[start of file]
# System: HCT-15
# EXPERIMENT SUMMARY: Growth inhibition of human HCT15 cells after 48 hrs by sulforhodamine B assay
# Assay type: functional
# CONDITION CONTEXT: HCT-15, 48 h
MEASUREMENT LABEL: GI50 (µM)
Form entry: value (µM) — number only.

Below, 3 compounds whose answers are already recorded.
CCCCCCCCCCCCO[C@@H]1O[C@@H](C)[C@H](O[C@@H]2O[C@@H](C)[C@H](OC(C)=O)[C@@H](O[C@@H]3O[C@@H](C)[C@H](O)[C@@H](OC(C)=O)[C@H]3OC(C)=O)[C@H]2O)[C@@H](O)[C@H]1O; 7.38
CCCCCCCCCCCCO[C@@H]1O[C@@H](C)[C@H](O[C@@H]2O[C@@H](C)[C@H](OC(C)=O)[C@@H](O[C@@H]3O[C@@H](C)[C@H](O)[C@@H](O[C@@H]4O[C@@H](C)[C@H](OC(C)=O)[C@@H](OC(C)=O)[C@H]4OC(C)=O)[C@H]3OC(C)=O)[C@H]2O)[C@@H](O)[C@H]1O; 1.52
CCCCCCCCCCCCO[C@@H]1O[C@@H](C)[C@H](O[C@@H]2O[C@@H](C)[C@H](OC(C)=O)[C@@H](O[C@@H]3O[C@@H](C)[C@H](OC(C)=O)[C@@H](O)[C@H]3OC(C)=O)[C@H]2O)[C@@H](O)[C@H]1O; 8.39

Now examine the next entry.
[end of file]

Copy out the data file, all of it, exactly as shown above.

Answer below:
# System: HCT-15
# EXPERIMENT SUMMARY: Growth inhibition of human HCT15 cells after 48 hrs by sulforhodamine B assay
# Assay type: functional
# CONDITION CONTEXT: HCT-15, 48 h
MEASUREMENT LABEL: GI50 (µM)
Form entry: value (µM) — number only.

Below, 3 compounds whose answers are already recorded.
CCCCCCCCCCCCO[C@@H]1O[C@@H](C)[C@H](O[C@@H]2O[C@@H](C)[C@H](OC(C)=O)[C@@H](O[C@@H]3O[C@@H](C)[C@H](O)[C@@H](OC(C)=O)[C@H]3OC(C)=O)[C@H]2O)[C@@H](O)[C@H]1O; 7.38
CCCCCCCCCCCCO[C@@H]1O[C@@H](C)[C@H](O[C@@H]2O[C@@H](C)[C@H](OC(C)=O)[C@@H](O[C@@H]3O[C@@H](C)[C@H](O)[C@@H](O[C@@H]4O[C@@H](C)[C@H](OC(C)=O)[C@@H](OC(C)=O)[C@H]4OC(C)=O)[C@H]3OC(C)=O)[C@H]2O)[C@@H](O)[C@H]1O; 1.52
CCCCCCCCCCCCO[C@@H]1O[C@@H](C)[C@H](O[C@@H]2O[C@@H](C)[C@H](OC(C)=O)[C@@H](O[C@@H]3O[C@@H](C)[C@H](OC(C)=O)[C@@H](O)[C@H]3OC(C)=O)[C@H]2O)[C@@H](O)[C@H]1O; 8.39

Now examine the next entry.